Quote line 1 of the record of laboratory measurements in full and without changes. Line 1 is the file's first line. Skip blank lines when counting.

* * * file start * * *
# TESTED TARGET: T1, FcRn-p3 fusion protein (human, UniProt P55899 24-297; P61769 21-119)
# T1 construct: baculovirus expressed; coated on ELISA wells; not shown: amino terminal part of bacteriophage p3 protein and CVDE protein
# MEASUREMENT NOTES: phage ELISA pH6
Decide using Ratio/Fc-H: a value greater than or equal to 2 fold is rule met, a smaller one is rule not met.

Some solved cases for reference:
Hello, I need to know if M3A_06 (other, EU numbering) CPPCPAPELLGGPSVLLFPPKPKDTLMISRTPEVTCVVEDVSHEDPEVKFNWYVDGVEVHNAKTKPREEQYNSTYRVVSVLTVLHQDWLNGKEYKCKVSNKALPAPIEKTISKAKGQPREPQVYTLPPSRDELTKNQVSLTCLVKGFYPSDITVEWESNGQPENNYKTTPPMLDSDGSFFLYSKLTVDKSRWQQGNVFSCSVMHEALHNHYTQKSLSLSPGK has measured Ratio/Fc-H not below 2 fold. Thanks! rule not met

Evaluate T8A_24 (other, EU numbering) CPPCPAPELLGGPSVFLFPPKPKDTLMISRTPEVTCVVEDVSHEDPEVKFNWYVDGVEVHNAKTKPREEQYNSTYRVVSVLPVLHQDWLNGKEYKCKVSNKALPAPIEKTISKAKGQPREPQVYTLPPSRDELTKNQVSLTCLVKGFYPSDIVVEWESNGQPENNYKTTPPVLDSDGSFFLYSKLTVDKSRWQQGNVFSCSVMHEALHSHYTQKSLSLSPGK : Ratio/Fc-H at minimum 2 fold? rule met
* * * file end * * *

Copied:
# TESTED TARGET: T1, FcRn-p3 fusion protein (human, UniProt P55899 24-297; P61769 21-119)